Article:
No Brighton and Hove schools are set to close because of crumbling concrete, the city council says.
Unstable concrete has led to classrooms being shut at more than 100 schools in England as the new school year starts.
But a survey of the city’s schools did not find any reinforced autoclaved aerated concrete (RAAR) in the roofs, where it is most commonly used.
The co-chair of the council’s children, families and schools committee, Councillor Jacob Taylor, said: “We have previously conducted an assessment of possible RAAC in school roofs and did not find any.
“We sent our findings to the DfE.
“The DfE has not contacted us recently about this issue, and we are not aware of any of our schools having been contacted directly by them either.
“If the DfE had any concerns about schools in the city we are sure that they would have contacted either the council or the individual schools by now.”
RAAC is weaker than conventional concrete and is at risk of collapse, especially when it becomes wet and has inadequate steel beams to support it.
Schools across the country were forced to make last-minute arrangements on Friday as they were told their buildings may be unsafe.
A “minority” of the state facilities will need to “either fully or partially relocate” to alternative accommodation while safety measures are installed, the Department for Education (DfE) said.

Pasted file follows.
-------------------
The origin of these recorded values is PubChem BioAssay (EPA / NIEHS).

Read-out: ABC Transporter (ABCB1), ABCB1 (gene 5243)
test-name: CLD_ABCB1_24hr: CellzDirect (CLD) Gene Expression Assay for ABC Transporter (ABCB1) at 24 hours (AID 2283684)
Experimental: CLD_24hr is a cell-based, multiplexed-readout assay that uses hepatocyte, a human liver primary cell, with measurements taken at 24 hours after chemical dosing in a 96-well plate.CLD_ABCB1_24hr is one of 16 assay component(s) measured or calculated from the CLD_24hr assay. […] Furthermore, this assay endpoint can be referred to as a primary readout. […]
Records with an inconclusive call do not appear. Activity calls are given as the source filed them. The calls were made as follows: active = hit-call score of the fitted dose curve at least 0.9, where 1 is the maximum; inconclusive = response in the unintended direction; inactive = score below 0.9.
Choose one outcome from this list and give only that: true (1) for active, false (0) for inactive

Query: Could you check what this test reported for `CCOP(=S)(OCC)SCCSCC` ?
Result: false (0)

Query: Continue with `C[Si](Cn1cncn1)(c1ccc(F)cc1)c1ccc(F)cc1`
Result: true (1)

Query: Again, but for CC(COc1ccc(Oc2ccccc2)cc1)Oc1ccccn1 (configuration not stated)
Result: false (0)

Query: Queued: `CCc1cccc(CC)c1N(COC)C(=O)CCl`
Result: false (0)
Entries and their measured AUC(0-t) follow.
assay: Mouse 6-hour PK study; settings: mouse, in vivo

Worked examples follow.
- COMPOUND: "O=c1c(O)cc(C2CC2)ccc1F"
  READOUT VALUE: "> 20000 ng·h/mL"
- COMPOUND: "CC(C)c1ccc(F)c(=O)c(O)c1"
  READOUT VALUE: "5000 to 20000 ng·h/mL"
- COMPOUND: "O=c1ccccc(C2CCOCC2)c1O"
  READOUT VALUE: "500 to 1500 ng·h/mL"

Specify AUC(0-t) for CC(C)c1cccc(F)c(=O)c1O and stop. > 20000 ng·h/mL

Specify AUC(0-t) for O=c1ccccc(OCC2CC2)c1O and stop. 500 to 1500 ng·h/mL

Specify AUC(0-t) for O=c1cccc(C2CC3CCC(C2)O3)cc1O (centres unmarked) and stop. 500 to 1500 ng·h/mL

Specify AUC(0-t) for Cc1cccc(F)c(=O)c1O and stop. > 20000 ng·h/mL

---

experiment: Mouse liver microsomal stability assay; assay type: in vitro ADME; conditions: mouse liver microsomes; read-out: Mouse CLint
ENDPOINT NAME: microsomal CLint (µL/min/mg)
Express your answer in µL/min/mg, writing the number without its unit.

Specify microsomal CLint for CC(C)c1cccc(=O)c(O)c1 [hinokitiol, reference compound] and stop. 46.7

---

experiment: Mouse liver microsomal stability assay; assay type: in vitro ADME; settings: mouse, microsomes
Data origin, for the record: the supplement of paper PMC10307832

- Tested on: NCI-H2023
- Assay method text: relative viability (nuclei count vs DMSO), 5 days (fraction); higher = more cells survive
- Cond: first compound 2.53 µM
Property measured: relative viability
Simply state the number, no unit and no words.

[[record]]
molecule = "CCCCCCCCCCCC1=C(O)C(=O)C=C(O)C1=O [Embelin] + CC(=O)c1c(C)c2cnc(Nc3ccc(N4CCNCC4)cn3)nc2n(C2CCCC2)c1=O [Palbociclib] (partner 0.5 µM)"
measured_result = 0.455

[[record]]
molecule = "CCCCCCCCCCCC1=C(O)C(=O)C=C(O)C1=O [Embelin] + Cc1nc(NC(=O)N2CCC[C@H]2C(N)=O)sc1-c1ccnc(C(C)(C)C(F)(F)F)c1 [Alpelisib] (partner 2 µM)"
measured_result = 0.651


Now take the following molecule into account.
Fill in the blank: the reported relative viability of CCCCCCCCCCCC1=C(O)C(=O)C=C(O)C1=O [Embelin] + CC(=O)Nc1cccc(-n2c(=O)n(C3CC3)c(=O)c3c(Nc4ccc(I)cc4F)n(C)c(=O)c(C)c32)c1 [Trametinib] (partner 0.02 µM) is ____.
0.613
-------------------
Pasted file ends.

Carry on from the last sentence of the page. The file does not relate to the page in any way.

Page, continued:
Unions and opposition parties criticised the Government for failing to take action sooner, as schools were being shuttered ahead of the return from the summer break.
The DfE has contacted 104 settings which do not currently have mitigations in place to vacate spaces containing reinforced autoclaved aerated concrete (RAAC).
But it said ministers will only provide funding for works that are “capital funded” and that schools will have to pay for rental costs for emergency accommodation.
Space in nearby schools, community centres or in an “empty local office building” was recommended for the “first few weeks” while buildings are secured with structural supports.
In guidance issued to schools, they were told that moving to pandemic-style remote education should only be considered as a “last resort and for a short period”.
Some 52 of the 156 educational settings containing the concrete have taken protective steps already this year.